Companies are investing heavily on building strengths, including recruitment, management, and even outplacement. So, how are strengths defined? When someone asks about our strengths, we usually think about those things we do well. While that may be true for a conventional definition of our strengths, being good at something isn’t enough to make it a strength from a positive psychology standpoint. The Centre for Applied Positive Psychology (CAPP) defines strengths as “our pre-existing patterns of thought, feeling, and behavior that are authentic, energizing, and which lead to our best performance.” You need not only to be good at something for it to be a strength; you need to find energy and enjoyment in it.
While the benefits of a strengths focus may seem obvious, we have often been taught to focus on our weaknesses instead. Recognizing personal deficits and overcoming weaknesses are what most self-help seminars and books are about. Some reasons we don’t focus on strengths include:
- Our evolutionary tendency is to be vigilant about looking for problems.
- Problems often feel pressing.
- Social norms dictate that we retain some humility.
- We are not always aware of our strengths.
- We often believe that it is our weaknesses, rather than our strengths, that are our greatest areas for growth.
In discussing strengths, some may jump to the conclusion that it means ignoring weaknesses. This couldn’t be further from the truth. It is critical to focus on strengths and weaknesses but for different reasons. The metaphor of a sailboat helps illustrate the differences. Imagine for a moment being a sailboat with a leak. The leak represents a weakness. If we have any common sense at all, we will not ignore that weakness because it means we will sink. It is critical to attend to our leaks because in the real world, our weaknesses can derail us unless we take care of them. If we stop the leak, that’s great, but it doesn’t mean we will get anywhere. It is our sails, which represent our strengths, that give us forward momentum. Focusing only on strengths or only on weaknesses is not sufficient; both are necessary.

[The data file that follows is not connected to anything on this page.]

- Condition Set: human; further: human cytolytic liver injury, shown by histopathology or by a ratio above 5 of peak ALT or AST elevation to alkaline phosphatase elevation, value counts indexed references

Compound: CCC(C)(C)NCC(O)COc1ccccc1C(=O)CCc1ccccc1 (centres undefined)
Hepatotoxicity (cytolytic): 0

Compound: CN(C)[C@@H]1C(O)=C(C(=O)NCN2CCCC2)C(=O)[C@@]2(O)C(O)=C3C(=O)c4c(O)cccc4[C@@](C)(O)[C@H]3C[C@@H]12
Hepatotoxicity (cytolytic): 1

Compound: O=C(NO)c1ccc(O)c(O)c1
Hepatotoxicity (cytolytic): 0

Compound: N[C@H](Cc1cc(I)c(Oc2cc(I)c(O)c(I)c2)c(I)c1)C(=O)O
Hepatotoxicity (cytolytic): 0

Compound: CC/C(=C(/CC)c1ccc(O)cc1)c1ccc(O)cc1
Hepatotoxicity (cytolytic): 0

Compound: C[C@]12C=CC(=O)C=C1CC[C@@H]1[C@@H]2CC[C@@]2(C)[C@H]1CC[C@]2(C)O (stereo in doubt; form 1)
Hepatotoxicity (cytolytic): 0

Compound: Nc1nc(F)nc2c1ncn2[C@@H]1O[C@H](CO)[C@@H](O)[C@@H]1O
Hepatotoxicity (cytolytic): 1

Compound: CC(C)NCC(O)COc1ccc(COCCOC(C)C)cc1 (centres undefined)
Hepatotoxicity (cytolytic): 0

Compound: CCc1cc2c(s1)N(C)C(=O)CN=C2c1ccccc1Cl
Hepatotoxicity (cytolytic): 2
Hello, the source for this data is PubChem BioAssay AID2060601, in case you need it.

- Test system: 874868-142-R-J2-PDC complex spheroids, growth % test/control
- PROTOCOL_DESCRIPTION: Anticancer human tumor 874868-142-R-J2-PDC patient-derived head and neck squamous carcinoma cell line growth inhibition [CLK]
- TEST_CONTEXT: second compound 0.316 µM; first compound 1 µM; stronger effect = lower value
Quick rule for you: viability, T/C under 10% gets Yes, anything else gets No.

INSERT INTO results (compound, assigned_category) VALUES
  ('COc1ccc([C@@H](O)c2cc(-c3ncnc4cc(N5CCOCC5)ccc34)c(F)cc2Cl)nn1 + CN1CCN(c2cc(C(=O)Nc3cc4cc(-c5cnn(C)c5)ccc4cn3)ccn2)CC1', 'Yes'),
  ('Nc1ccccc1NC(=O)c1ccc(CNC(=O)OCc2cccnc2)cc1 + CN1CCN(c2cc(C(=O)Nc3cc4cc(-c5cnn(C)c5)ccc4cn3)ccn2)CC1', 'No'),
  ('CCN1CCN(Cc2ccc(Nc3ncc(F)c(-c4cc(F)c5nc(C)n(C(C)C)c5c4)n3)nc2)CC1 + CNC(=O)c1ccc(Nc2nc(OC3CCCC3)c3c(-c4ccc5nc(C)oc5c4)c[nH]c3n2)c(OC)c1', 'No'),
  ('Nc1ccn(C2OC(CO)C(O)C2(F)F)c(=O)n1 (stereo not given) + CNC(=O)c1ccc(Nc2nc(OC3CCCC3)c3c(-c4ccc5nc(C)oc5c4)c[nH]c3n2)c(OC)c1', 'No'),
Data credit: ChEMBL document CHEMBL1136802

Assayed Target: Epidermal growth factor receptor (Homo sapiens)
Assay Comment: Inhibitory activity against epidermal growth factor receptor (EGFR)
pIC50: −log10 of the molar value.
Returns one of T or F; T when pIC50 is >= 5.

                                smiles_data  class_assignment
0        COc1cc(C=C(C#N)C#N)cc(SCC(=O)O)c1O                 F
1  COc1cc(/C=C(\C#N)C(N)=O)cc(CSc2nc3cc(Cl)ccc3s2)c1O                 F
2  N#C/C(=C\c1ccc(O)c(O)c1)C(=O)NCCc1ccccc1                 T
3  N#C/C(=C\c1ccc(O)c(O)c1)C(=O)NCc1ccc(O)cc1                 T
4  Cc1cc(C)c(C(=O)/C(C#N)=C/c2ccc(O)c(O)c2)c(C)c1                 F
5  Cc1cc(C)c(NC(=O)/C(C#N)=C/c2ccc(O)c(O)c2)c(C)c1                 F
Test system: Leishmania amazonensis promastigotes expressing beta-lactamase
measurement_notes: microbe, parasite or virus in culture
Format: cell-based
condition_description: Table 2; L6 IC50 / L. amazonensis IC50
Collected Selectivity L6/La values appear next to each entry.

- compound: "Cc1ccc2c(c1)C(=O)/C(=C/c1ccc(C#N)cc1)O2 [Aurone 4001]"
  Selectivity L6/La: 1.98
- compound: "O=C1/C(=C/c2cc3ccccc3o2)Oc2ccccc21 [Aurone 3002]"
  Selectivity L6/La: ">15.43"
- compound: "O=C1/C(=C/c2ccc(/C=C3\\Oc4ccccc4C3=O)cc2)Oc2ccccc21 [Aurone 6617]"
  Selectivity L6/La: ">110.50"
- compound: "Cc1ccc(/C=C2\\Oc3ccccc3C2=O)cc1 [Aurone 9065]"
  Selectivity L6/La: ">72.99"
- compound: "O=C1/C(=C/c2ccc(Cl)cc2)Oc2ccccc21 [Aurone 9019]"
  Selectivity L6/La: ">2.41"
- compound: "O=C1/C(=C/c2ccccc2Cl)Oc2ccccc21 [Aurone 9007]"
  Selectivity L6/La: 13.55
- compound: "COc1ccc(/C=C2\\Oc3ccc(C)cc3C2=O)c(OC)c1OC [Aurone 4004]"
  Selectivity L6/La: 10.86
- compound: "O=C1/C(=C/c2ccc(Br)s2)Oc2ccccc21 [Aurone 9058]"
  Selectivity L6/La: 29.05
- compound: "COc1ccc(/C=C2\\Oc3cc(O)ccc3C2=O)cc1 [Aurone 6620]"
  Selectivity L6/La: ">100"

So, how is leveraging strengths linked to increased employee engagement? First, let’s define employee engagement. Gallup defines engaged employees as “Those who are involved in, enthusiastic about, and committed to their work and workplace.” Engaged employees are “fully absorbed in and enthusiastic about their work” so they take positive action to further the organization’s reputation and interests. In Marcus Buckingham’s Strengths-Based Leadership, he shares the following statistic around employee engagement and strengths: In organizations that do not focus on strengths, the level of employee engagement is about 9 percent. In organizations that focus on strengths—meaning employees do what they enjoy and do well—the level of employee engagement skyrockets to 73 percent. Imagine working in a place where most people are involved in and enthusiastic about their work. Imagine a place where people want to come to work more often, where there is better safety and improved quality, where there are boosts in customer satisfaction, productivity, and profit.
Strengths-based managers recognize the power of leveraging strengths in the workplace. They are aware of their strengths and limitations, value identifying and developing strengths in those they work with, and have the ability to do so. Managers can start with small changes such as noticing and sharing feedback on employee strengths. As aspiring strengths-based managers become better at noticing and identifying strengths, they often become more at ease with the approach and are better able to notice and develop their own strengths.
So how can managers spot someone’s strengths? When we are using our strengths or when we talk about a situation in which we used our strengths, we tend to come alive, becoming increasingly animated, physically communicative, and more alert and excited. Energy is a hallmark feature of strengths and fundamental to identifying them. Energy can be seen in rising inflection, rapid speech, better posture, wide eyes and raised eyebrows, smiling and laughing, increased hand gestures, increased use of metaphors and more fluent speech.
Managers can introduce the topic of strengths to employees by asking them share a story about a time when they were at their best or to describe something they are extremely proud of having done in the workplace. In thinking of a particular moment or decision within that proud event, people take stock of moments that are the direct result of their strengths at play rather than resulting from overcoming a weakness. Our proudest moments are related to us being at our best.
In teaching a leadership class a few years ago, participants introduced themselves by telling a story about when they were at their best. As one person shared, “It brings the person’s soul into the room and you can really see who they are and what is important to them in the stories they share.” I invite aspiring strengths-based managers to use the technique of asking people to share their “personal workplace best” stories as a way to connect with, get to know, and engage your employees.